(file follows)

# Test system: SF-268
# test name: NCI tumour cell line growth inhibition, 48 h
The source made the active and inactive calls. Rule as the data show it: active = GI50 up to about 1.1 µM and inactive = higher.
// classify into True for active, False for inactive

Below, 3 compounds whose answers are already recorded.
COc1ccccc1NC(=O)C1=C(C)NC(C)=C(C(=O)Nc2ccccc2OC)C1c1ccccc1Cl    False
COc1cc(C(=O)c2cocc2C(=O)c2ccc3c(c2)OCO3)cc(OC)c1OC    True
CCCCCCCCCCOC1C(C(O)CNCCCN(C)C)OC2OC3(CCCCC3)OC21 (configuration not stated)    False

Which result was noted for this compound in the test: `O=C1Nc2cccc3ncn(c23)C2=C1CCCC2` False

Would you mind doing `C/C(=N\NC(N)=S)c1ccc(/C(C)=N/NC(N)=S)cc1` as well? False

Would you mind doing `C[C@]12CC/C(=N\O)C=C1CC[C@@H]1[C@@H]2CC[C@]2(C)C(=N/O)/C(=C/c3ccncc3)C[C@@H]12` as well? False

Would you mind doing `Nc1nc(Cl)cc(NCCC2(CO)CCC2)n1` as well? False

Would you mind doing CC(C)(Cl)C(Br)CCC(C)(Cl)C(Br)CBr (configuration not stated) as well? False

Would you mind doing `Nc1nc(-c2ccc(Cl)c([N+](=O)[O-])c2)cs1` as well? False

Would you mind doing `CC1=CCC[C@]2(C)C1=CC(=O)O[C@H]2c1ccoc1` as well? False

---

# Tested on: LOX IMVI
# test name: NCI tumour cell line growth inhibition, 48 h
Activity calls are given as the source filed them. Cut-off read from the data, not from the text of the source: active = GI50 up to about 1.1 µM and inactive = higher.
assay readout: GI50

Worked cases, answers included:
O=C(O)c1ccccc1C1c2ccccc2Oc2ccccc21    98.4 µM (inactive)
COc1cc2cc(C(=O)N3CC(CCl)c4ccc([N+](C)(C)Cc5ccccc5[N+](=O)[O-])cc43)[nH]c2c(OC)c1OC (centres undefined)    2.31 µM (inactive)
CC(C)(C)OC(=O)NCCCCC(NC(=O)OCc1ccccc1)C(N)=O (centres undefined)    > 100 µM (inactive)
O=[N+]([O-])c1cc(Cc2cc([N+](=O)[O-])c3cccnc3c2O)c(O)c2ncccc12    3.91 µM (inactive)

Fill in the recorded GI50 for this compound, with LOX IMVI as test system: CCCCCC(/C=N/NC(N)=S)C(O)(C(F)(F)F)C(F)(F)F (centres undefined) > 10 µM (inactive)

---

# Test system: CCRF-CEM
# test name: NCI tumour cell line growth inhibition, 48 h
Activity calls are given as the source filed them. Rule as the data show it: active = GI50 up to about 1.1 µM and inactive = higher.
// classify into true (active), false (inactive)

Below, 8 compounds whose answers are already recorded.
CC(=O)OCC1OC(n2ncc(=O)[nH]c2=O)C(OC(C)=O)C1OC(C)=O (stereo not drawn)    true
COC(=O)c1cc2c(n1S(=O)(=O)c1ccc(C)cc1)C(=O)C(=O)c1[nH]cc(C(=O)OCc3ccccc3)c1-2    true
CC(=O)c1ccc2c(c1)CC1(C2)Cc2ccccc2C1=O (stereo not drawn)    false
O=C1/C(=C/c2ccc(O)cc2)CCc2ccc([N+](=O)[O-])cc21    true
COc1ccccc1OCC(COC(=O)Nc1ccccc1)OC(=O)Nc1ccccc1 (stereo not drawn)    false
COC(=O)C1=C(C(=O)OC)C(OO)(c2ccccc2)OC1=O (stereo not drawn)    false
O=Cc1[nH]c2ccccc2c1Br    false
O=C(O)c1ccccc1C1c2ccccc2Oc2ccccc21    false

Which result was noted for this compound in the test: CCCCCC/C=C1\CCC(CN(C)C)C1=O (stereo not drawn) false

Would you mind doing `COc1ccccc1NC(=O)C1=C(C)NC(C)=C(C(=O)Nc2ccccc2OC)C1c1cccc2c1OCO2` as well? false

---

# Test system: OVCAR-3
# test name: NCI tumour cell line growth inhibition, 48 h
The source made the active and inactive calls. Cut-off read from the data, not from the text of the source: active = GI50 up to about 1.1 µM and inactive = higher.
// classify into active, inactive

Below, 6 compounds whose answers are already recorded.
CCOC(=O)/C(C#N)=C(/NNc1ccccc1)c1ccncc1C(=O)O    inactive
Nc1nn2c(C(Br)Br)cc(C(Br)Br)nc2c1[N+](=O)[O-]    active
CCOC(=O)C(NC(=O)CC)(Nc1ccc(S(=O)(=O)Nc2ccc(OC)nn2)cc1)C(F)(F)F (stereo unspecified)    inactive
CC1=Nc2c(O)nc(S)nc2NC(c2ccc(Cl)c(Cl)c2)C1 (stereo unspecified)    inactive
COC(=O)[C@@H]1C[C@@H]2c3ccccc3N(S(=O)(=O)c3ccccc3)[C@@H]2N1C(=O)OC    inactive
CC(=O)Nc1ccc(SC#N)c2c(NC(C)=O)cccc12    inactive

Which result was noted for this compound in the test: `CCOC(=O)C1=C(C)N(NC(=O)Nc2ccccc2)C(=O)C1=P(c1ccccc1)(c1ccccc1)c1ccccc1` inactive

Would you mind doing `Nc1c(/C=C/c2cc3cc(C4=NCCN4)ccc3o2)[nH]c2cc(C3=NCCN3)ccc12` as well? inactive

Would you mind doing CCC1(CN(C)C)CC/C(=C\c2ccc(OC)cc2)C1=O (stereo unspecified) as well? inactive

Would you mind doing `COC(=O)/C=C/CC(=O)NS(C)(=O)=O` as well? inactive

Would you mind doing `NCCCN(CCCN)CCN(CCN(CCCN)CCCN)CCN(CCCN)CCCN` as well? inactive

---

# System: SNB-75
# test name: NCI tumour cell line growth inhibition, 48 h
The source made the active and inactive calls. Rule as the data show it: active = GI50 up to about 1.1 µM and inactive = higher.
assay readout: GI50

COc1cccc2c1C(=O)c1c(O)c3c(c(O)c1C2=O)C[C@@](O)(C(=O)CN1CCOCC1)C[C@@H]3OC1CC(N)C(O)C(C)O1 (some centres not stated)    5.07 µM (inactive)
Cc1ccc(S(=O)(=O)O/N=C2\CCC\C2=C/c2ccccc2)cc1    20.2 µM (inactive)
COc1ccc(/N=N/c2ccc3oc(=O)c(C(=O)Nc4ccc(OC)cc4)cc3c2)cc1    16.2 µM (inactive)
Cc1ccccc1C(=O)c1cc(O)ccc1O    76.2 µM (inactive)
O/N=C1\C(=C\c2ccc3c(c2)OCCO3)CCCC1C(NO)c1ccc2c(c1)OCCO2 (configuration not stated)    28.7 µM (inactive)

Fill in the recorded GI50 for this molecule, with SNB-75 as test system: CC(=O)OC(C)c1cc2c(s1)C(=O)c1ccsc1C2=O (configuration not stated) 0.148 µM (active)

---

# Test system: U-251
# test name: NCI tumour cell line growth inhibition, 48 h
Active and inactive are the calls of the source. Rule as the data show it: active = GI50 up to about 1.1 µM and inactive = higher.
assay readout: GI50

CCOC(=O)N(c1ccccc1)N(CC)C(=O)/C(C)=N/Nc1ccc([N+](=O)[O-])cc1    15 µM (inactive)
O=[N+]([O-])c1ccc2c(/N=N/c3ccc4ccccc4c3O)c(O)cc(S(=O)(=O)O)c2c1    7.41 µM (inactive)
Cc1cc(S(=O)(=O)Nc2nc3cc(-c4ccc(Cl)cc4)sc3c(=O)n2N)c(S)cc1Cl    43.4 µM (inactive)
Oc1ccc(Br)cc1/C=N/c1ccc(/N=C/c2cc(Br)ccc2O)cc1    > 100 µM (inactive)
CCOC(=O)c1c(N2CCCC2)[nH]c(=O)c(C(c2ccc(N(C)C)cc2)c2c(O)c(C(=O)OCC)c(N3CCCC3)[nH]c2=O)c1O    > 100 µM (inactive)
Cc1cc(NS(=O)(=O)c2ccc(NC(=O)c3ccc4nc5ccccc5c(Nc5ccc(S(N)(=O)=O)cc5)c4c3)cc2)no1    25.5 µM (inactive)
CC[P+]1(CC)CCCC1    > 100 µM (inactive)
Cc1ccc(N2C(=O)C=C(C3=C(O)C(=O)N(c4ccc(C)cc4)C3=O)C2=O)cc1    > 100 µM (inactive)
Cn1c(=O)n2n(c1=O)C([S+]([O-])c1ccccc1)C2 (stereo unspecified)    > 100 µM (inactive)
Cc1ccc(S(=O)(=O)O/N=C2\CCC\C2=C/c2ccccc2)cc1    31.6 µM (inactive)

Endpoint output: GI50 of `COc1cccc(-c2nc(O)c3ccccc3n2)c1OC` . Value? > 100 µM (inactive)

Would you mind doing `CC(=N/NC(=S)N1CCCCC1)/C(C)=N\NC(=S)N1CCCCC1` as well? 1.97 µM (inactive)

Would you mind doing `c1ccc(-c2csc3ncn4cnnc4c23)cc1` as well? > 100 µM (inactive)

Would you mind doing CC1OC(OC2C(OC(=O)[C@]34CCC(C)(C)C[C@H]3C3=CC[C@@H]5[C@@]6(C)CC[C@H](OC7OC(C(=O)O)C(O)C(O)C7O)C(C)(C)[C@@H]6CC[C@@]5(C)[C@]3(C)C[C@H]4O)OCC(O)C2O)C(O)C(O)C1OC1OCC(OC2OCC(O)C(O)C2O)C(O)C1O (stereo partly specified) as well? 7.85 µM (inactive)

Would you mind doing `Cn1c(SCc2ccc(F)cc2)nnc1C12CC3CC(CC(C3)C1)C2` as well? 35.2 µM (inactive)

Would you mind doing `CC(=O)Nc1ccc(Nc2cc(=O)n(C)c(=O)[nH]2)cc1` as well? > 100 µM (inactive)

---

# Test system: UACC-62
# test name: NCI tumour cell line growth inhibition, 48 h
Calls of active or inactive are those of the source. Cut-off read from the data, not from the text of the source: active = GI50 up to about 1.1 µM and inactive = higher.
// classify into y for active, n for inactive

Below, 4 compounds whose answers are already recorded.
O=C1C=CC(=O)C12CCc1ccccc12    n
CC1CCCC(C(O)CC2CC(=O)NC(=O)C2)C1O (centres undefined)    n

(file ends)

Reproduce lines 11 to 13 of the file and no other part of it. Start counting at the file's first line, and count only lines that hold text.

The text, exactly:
Would you mind doing `C[C@]12CC/C(=N\O)C=C1CC[C@@H]1[C@@H]2CC[C@]2(C)C(=N/O)/C(=C/c3ccncc3)C[C@@H]12` as well? False

Would you mind doing `Nc1nc(Cl)cc(NCCC2(CO)CCC2)n1` as well? False

Would you mind doing CC(C)(Cl)C(Br)CCC(C)(Cl)C(Br)CBr (configuration not stated) as well? False